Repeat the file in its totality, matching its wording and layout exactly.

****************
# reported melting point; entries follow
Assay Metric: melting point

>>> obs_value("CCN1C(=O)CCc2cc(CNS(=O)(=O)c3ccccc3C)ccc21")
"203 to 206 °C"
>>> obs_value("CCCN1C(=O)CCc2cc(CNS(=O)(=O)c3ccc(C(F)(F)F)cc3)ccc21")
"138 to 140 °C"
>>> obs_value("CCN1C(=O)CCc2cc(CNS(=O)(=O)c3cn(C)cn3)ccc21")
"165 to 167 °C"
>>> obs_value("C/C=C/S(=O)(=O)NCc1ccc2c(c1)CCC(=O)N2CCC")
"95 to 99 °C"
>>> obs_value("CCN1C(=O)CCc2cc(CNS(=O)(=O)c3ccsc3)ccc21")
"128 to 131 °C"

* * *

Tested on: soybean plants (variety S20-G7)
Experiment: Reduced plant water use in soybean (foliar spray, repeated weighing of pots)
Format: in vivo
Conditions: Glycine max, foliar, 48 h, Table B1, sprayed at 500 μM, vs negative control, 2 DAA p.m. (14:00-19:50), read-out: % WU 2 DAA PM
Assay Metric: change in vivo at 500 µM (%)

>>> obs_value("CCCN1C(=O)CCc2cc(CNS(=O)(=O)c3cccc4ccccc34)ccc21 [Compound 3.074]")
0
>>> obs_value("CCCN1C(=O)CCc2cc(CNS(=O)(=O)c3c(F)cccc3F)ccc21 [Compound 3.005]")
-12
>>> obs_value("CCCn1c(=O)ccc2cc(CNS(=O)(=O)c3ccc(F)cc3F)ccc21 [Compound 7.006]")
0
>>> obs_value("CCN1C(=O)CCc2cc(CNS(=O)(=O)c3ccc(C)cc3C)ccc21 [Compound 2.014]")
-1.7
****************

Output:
# reported melting point; entries follow
Assay Metric: melting point

>>> obs_value("CCN1C(=O)CCc2cc(CNS(=O)(=O)c3ccccc3C)ccc21")
"203 to 206 °C"
>>> obs_value("CCCN1C(=O)CCc2cc(CNS(=O)(=O)c3ccc(C(F)(F)F)cc3)ccc21")
"138 to 140 °C"
>>> obs_value("CCN1C(=O)CCc2cc(CNS(=O)(=O)c3cn(C)cn3)ccc21")
"165 to 167 °C"
>>> obs_value("C/C=C/S(=O)(=O)NCc1ccc2c(c1)CCC(=O)N2CCC")
"95 to 99 °C"
>>> obs_value("CCN1C(=O)CCc2cc(CNS(=O)(=O)c3ccsc3)ccc21")
"128 to 131 °C"

* * *

Tested on: soybean plants (variety S20-G7)
Experiment: Reduced plant water use in soybean (foliar spray, repeated weighing of pots)
Format: in vivo
Conditions: Glycine max, foliar, 48 h, Table B1, sprayed at 500 μM, vs negative control, 2 DAA p.m. (14:00-19:50), read-out: % WU 2 DAA PM
Assay Metric: change in vivo at 500 µM (%)

>>> obs_value("CCCN1C(=O)CCc2cc(CNS(=O)(=O)c3cccc4ccccc34)ccc21 [Compound 3.074]")
0
>>> obs_value("CCCN1C(=O)CCc2cc(CNS(=O)(=O)c3c(F)cccc3F)ccc21 [Compound 3.005]")
-12
>>> obs_value("CCCn1c(=O)ccc2cc(CNS(=O)(=O)c3ccc(F)cc3F)ccc21 [Compound 7.006]")
0
>>> obs_value("CCN1C(=O)CCc2cc(CNS(=O)(=O)c3ccc(C)cc3C)ccc21 [Compound 2.014]")
-1.7